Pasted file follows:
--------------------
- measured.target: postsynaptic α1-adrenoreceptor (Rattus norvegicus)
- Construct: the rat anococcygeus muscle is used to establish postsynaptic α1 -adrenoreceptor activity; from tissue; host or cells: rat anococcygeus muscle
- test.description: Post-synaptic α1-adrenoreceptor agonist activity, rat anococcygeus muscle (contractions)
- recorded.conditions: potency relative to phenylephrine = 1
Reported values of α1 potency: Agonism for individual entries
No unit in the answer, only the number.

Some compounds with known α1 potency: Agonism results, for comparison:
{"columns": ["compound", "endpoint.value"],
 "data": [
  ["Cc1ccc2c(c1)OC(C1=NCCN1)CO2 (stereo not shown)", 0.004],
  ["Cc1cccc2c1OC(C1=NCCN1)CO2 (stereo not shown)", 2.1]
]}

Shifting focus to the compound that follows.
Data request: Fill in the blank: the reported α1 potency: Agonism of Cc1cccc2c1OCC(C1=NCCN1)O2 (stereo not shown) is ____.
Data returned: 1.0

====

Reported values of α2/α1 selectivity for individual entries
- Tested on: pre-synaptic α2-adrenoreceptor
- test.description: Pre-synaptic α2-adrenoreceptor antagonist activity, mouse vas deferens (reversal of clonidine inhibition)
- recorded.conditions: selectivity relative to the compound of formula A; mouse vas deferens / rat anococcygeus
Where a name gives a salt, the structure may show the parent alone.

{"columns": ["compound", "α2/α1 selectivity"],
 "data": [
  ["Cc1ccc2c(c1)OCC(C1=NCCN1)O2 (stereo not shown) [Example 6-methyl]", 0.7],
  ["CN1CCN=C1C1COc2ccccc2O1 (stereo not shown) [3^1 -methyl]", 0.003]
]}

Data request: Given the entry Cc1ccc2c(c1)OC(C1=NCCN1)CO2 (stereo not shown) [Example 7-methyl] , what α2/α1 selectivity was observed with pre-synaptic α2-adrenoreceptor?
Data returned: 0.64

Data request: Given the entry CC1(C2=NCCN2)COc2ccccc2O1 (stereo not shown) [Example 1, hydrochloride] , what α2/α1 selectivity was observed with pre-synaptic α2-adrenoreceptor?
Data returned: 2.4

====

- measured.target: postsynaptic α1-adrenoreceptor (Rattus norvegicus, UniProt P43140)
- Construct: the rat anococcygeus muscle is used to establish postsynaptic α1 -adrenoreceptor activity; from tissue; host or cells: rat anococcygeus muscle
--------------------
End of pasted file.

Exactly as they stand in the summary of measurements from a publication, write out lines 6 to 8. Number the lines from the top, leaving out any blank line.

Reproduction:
No unit in the answer, only the number.

Some compounds with known α1 potency: Agonism results, for comparison:
{"columns": ["compound", "endpoint.value"],